Engineering 101

Manufacturers Among the Top Group Putting AIoT into Action


A recent survey of global business leaders reveals the most significant predictor in realizing value from Internet of Things (IoT) initiatives across an organization is the heavy use of artificial intelligence (AI). Ninety percent of survey respondents heavily using AI in their IoT operations reported exceeding value expectations. The research also showed organizations using IoT with AI appear to be more competitive than IoT-only enterprises by a double-digit margin across a variety of business indicators like employee productivity, innovation and operating costs.

“In these results, we are seeing that organizations working with IoT data realize that if they want to get the real value out of the data, they need AI and analytics,” said Oliver Schabenberger, Chief Operating Officer at SAS. “I think it is fair to say that most successful IoT operations are actually AIoT operations.” AIoT is defined as decision making aided by AI technologies in conjunction with connected IoT sensor, system or product data. AI technologies include deep learning, machine learning, natural language processing, voice recognition and image analysis.

One of the key focuses of the study was that of companies implementing AIoT. As it turns out, manufacturers are among the top groups putting the technology into play.

Western Digital’s Khera said they had to be persistent and keep pushing on pairing IoT data with AI. “Those projects are now our plan of record process to use AI,” said Khera. “It’s working well, and it’s trusted across the board. We are now using advanced analytics to help us tackle problems in R&D. I can use various advanced analytic techniques to understand the shape of my data, to understand the features, what are the drivers, I can look for hidden effects for anomalies that traditional techniques or the human eye just won’t see.”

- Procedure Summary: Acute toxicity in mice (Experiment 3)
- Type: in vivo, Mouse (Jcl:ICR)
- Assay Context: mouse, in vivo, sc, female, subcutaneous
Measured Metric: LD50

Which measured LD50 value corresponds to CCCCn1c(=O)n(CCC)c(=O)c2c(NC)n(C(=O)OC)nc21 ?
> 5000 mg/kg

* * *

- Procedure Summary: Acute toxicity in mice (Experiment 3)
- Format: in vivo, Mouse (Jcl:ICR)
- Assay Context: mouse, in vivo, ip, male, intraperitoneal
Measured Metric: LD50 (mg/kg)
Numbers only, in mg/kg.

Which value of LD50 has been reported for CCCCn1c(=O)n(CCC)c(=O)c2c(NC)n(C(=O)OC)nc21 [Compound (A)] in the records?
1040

Jay Cei, Chief Operating Officer at Ulbrich Steel, a global metal manufacturer, said his priority is to gain acceptance for AIoT across the company. “People are going to fear losing their jobs,” Cei said. “What I really believe is [AIoT] is going to enable them to function at least two levels higher than they can now. I really see these operators functioning as business unit managers as a result of this. I’m looking at SAS® Analytics for IoT as one of the AI-embedded solutions for me to use to get us to be able to better execute our capabilities-driven strategy.”

It’s important to remember that any implementation of this nature must start at the top.

For AIoT success, the bottom line is to start at the top according to Andy Daecher, Principal, Deloitte Consulting LLP and Internet of Things Practice Leader. “These initiatives really have to be on the CEO’s agenda,” Daecher said. “He or she needs to repeatedly say, ‘this needs to happen in our organization.’ You can’t have a successful AIoT initiative without the business initiating it, period. These are really business initiatives, not technology initiatives.”

Read the full IoT study, which provides eye-opening insights here.

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